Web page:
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NAVIGON 7210 seems like the European version of NAVIGON 7300T distributed in U.S.

It has the 3D landmark view, voice address entry, reality view, lane assistance, TMC traffic updates, bluetooth, text-to-speech and something we haven’t seen before: “curve warner” which warns you ahead of dangerous curves.

Some hardware specs of NAVIGON 7210 are the 4.3″ 16:9 format touch screen, SiRF Titan + Instant Fix II GPS receiver, 2GB flash ROM, 600 MHz processor, 1600 mAh Li-Ion (nice!), and maps of 40 European countries pre-installed.

NAVIGON 7210 goes for £218 on Amazon.


Source: NaviGadget

Panasonic CN-MP200 and CN-MP100

Panasonic CN-MP200 and CN-MP100 are two new portable GPS navigation systems for the Japanese market. As with everything in Japan, CN-MP200 can show digital TV channels thanks to its 1Seg TV tuner.

There isn’t anything too exciting about these GPS navigation systems other than the fact that they allow two way communication between the device and Google Maps for sharing POIs.

Some hardware specs and features include 5″ touchscreen, SD card slot, VICS, JPEG, and DIGA support.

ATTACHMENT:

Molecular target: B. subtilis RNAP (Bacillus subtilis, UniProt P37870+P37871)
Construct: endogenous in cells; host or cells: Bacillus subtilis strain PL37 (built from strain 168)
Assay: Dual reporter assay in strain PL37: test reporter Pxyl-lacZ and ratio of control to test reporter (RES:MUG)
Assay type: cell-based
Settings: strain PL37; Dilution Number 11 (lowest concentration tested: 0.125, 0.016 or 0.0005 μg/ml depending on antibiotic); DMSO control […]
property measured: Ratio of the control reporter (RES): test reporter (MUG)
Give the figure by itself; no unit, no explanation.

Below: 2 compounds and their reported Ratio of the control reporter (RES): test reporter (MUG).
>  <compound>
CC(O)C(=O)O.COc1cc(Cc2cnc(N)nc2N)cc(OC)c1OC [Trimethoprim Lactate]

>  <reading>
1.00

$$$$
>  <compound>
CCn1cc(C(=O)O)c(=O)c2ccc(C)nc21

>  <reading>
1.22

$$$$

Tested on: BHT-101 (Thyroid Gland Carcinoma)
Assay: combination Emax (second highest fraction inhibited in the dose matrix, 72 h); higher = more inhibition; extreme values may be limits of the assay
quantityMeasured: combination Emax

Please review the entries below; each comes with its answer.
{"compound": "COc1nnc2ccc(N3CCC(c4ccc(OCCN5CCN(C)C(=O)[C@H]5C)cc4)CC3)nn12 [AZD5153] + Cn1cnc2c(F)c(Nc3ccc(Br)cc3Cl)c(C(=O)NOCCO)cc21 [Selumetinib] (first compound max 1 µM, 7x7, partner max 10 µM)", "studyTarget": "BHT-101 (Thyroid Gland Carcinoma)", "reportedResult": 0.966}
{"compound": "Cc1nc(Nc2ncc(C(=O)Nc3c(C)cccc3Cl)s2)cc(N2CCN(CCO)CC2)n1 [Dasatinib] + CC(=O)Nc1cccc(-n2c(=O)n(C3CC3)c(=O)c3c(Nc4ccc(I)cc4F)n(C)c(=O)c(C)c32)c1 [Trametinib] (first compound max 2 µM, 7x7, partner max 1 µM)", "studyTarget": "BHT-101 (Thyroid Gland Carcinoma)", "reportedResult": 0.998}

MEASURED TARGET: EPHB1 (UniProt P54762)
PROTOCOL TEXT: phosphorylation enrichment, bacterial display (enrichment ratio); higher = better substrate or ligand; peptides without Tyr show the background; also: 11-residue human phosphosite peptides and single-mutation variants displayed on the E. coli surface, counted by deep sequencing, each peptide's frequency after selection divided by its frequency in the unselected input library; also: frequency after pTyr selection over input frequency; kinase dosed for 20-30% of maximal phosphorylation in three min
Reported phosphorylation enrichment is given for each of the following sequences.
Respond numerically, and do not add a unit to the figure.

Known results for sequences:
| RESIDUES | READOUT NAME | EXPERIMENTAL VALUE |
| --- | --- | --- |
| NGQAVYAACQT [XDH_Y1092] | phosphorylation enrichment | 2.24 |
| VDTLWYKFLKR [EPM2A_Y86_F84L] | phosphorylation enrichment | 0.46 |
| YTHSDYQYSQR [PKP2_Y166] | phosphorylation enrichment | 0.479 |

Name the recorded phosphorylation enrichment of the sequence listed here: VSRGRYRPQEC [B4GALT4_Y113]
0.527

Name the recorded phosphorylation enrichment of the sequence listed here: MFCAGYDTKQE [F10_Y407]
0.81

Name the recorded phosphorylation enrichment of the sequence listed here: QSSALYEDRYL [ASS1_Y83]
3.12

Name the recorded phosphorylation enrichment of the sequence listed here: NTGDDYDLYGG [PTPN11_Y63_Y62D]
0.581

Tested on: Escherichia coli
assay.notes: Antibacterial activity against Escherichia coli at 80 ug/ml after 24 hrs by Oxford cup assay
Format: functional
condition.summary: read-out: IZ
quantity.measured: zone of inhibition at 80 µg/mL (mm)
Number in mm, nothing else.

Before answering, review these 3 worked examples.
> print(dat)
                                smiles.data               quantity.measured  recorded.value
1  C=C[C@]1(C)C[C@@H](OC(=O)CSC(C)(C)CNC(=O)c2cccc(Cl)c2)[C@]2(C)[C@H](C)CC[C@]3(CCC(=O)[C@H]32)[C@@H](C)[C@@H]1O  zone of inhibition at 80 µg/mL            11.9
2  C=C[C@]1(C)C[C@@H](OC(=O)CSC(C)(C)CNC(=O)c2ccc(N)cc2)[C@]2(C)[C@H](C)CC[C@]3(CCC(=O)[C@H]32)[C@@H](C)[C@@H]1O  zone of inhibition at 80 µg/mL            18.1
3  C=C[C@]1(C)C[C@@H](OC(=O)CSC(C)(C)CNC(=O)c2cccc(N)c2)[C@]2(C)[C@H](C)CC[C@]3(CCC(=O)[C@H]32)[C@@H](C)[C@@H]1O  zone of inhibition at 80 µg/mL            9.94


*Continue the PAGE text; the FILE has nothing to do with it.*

Source: GPSNews

Garmin Forerunner 310XT

Garmin today revealed its latest multi-sport-specific GPS device, the 310XT. Available starting in June, the new device will be sold packaged with a new waterproof, soft-strap heart rate monitor, which will be more comfortable than previous models, or on its own as a standalone unit, for a price of $349.

The 310XT is the next evolution of Garmin’s popular 305 model, and adds a longer battery life—a staggering 20 hours—as well as waterproofing up to 50 meters, making it ideal for the triathlon set.

The 310XT synchs wirelessly to PCs and, now, Macs, for automatic data downloads through ANT+ wireless technology. The wrist-mount device can also can be secured to a handlebar via an optional soft mount.

The large display and intuitively laid-out buttons are backed up by a piercing audio alarm or optional vibration setting, so you users won’t miss a beat. The 310XT tracks speed, distance and location, and if you really want to dork out on data, it works with wireless power-counting devices like SRM cranks and Saris Powertap hubs. Once you collect all that data you can upload it to, where you can store your activities and share between millions of other logged rides, runs and hikes.

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